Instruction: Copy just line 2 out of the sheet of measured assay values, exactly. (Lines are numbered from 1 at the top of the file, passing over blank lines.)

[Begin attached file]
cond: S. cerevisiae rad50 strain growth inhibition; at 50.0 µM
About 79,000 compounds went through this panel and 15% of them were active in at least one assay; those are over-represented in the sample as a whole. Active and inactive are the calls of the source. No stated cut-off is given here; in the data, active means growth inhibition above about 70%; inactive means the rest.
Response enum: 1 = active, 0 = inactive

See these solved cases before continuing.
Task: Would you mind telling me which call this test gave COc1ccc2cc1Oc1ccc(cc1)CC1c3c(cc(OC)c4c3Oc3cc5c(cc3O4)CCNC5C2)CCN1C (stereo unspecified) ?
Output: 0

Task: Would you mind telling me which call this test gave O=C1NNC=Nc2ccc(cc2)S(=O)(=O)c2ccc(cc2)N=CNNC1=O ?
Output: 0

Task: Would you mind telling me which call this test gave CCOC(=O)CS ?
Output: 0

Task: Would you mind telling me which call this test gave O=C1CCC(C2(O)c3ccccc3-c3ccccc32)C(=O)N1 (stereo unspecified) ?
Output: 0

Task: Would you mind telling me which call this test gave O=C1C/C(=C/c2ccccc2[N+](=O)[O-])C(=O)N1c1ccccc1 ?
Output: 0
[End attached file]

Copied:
About 79,000 compounds went through this panel and 15% of them were active in at least one assay; those are over-represented in the sample as a whole. Active and inactive are the calls of the source. No stated cut-off is given here; in the data, active means growth inhibition above about 70%; inactive means the rest.